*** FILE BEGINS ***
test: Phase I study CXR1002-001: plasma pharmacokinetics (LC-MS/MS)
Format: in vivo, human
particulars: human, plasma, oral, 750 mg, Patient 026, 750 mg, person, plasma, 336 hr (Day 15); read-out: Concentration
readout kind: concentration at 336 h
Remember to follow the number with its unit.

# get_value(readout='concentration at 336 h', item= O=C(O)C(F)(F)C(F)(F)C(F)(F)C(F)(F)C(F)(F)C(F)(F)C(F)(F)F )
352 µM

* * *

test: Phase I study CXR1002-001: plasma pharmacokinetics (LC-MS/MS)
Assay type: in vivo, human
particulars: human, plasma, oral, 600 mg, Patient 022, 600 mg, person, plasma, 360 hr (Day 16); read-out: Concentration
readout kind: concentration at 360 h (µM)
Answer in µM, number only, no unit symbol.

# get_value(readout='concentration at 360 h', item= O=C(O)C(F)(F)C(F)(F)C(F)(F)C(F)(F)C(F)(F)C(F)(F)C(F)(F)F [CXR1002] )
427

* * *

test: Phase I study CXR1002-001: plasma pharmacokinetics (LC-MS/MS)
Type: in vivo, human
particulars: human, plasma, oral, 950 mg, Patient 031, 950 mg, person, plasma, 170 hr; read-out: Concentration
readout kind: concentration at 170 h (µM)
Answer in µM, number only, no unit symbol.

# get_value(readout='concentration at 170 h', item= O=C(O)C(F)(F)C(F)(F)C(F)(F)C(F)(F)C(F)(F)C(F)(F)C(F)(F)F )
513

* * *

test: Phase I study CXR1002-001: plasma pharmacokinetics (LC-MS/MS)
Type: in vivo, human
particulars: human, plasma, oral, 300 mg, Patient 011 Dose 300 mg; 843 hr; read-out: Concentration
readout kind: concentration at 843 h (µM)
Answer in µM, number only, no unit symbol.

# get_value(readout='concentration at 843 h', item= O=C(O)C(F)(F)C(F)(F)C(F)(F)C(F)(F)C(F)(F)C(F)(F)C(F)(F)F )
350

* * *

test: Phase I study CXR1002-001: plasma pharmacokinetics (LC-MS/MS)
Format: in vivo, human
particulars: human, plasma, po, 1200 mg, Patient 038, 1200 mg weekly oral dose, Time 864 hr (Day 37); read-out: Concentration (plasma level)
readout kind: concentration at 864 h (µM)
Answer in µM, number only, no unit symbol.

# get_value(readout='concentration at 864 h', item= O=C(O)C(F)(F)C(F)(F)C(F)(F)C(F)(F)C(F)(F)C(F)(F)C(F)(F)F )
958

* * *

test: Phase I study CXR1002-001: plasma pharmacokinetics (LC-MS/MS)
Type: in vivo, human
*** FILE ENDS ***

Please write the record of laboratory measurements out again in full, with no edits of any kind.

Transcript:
test: Phase I study CXR1002-001: plasma pharmacokinetics (LC-MS/MS)
Format: in vivo, human
particulars: human, plasma, oral, 750 mg, Patient 026, 750 mg, person, plasma, 336 hr (Day 15); read-out: Concentration
readout kind: concentration at 336 h
Remember to follow the number with its unit.

# get_value(readout='concentration at 336 h', item= O=C(O)C(F)(F)C(F)(F)C(F)(F)C(F)(F)C(F)(F)C(F)(F)C(F)(F)F )
352 µM

* * *

test: Phase I study CXR1002-001: plasma pharmacokinetics (LC-MS/MS)
Assay type: in vivo, human
particulars: human, plasma, oral, 600 mg, Patient 022, 600 mg, person, plasma, 360 hr (Day 16); read-out: Concentration
readout kind: concentration at 360 h (µM)
Answer in µM, number only, no unit symbol.

# get_value(readout='concentration at 360 h', item= O=C(O)C(F)(F)C(F)(F)C(F)(F)C(F)(F)C(F)(F)C(F)(F)C(F)(F)F [CXR1002] )
427

* * *

test: Phase I study CXR1002-001: plasma pharmacokinetics (LC-MS/MS)
Type: in vivo, human
particulars: human, plasma, oral, 950 mg, Patient 031, 950 mg, person, plasma, 170 hr; read-out: Concentration
readout kind: concentration at 170 h (µM)
Answer in µM, number only, no unit symbol.

# get_value(readout='concentration at 170 h', item= O=C(O)C(F)(F)C(F)(F)C(F)(F)C(F)(F)C(F)(F)C(F)(F)C(F)(F)F )
513

* * *

test: Phase I study CXR1002-001: plasma pharmacokinetics (LC-MS/MS)
Type: in vivo, human
particulars: human, plasma, oral, 300 mg, Patient 011 Dose 300 mg; 843 hr; read-out: Concentration
readout kind: concentration at 843 h (µM)
Answer in µM, number only, no unit symbol.

# get_value(readout='concentration at 843 h', item= O=C(O)C(F)(F)C(F)(F)C(F)(F)C(F)(F)C(F)(F)C(F)(F)C(F)(F)F )
350

* * *

test: Phase I study CXR1002-001: plasma pharmacokinetics (LC-MS/MS)
Format: in vivo, human
particulars: human, plasma, po, 1200 mg, Patient 038, 1200 mg weekly oral dose, Time 864 hr (Day 37); read-out: Concentration (plasma level)
readout kind: concentration at 864 h (µM)
Answer in µM, number only, no unit symbol.

# get_value(readout='concentration at 864 h', item= O=C(O)C(F)(F)C(F)(F)C(F)(F)C(F)(F)C(F)(F)C(F)(F)C(F)(F)F )
958

* * *

test: Phase I study CXR1002-001: plasma pharmacokinetics (LC-MS/MS)
Type: in vivo, human